I understand where you are coming from. However, having been around a long time through the early 70s when the mags used to comment on how it was constructed and display the measurements and would say it either did or did not perform to spec and no PRAT was to be seen through the period when they suddenly decided that things sounded different and came up with all the metaphors and similes to try and give a description of how something sounded. Ivor Tiefenbrun is the man to blame .. it was he who pointed out that stuff actually sounds different (he may not have designed a turntable in his life but he is the man who put things sounding different on the map). Well we know he is not wrong but the problem now for reviewers is, I guess, trying to relay all the information (from build to measurement to how it sounds). Through reading the mags and working in the industry and using my own ears there are a handful of reviewers whose opinion I trust (as I have had the same findings on equipment they have reviewed) .. my favourite being David Berryman who is getting on in years now and who is seen less and less in the magazines; What I am getting at is - by evaluating the kit the reviewers reviewed you will then be able to judge what to believe and not believe. What is amusing is a number of the reviewers appear in a number of magazines - so you get to read the same review almost at different times. I am also the eternal cynic so if the measurements look great and the comments are not great then I want to hear it for myself before passing judgement. There was a time when a guy called Chris Frankland the one time editor of Popular HiFI, where If he hated something I wanted to listen to it and if he liked something I somehow knew that nine times out of ten I would disagree with him. I like glancing through the hifi mags on train journeys and the like - I take most of what they say with a pinch of salt but they have their uses. They are all fallible - what is noticeable is the lack of consistency - HiFi world have a list of classic older items (for those who like to buy classic older items second hand) and it beggars belief that products they gave five star reviews for and awards for year after year are not included (Systemdek IIX springs to mind). Of course it is not limited to hifi - the car magazines are just as bad .. none of them will give you the information you really want to know (I ask my friendly mechanic for that advice) they all have their favourites and I doubt any of the reviewers have got anything like the experience of getting their hands as greasy as Jeff Beck does through working on cars. I guess if you change your car every two or three years all you are interested in is the warranty The answer to all this is - they are mainly advertising mediums and rely on advertising to make money .. so he who buys the most advertising space is likely to end up with the best reviews .. (probably why they do not use the likes of Dave Berryman anymore because he tells it as it is)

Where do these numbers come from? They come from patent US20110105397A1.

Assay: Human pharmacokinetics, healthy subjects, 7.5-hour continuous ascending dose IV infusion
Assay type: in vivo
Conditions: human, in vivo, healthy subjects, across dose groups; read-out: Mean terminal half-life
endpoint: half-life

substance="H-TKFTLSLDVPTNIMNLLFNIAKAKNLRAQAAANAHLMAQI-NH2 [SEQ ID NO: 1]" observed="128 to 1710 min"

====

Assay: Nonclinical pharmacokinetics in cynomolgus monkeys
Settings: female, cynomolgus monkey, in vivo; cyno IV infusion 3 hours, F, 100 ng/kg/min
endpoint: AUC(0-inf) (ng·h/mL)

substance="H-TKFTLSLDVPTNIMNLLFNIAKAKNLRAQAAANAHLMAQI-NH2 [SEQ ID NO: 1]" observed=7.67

4. 1 point